Bariatric surgery relatively safe, claims study

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Washington, June 25 (ANI): After a large-scale analysis, a Duke University Medical Center researcher has said that advances in weight-loss surgery, also called bariatric surgery, have made it as safe as any routine surgical procedure.

Dr. Eric J. DeMaria, vice chair of the department of surgery at Duke, reviewed data from nearly 60,000 patients and found it resulted in low complication and mortality rates.

Compiled from the largest repository of bariatric surgery patients ever recorded, the analysis indicates complication rates hover around 10 percent - with the most common complaint being nausea/vomiting.

Total mortality rate was under one percent with 78 deaths reported among 57,918 patients.

"The complication and mortality rates are even lower than have been reported in the past," said DeMaria.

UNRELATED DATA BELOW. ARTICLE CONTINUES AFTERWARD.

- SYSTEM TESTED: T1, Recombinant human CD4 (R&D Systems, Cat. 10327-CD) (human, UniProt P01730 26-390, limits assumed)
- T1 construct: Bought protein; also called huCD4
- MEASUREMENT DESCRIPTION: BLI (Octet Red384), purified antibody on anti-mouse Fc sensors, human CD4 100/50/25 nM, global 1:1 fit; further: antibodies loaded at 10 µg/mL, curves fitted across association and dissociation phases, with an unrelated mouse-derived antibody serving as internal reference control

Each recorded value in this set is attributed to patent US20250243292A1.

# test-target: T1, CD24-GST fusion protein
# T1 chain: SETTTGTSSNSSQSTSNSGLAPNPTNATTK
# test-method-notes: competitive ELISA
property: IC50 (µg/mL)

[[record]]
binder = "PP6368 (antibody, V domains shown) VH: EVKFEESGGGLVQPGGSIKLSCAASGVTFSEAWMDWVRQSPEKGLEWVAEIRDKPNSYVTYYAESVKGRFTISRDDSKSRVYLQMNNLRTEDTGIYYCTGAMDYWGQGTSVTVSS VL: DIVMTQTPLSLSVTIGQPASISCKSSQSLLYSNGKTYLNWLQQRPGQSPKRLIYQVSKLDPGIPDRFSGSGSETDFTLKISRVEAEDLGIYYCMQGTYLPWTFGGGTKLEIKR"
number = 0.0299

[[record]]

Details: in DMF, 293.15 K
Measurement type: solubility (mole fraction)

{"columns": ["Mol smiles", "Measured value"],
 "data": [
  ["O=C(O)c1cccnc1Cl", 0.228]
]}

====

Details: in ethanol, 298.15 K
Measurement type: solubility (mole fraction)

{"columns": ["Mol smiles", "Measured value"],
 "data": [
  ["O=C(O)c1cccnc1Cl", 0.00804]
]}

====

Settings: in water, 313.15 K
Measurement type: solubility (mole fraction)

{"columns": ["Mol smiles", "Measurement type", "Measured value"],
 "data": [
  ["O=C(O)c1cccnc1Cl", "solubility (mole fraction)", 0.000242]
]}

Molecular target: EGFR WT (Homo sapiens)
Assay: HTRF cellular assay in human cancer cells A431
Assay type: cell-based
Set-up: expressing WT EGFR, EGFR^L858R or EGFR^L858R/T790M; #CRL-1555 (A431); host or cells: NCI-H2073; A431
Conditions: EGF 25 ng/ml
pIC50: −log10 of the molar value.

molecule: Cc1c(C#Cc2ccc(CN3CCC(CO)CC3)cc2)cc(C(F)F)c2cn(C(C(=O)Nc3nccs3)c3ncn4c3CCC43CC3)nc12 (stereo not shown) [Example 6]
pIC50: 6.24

The researchers collected the data from participants in the ASMBS Bariatric Surgery Centers of Excellence program. All follow identical guidelines.

"We believe the Bariatric Surgery Centers of Excellence program is one reason why there is an even further reduction in mortality being observed," said DeMaria.

In this first analysis of bariatric surgery patients, the report found that almost all patients are between the ages of 19-65.

Less than one percent patients were under 19 while 5.67 percent are older than 65.

While three-quarters of people in the study were women, most of them were Caucasian.

African Americans comprised 10 percent of the patient population; Hispanics, Asians and Native Americans make up the rest.

Over half of the procedures performed are gastric bypass, followed by gastric banding.

The data collection effort is significant because "it will help us understand how to better care for bariatric surgery patients now and in the future," said DeMaria.

The findings were presented at the annual meeting of the American Society for Metabolic and Bariatric Surgery in Grapevine, TX. (ANI)

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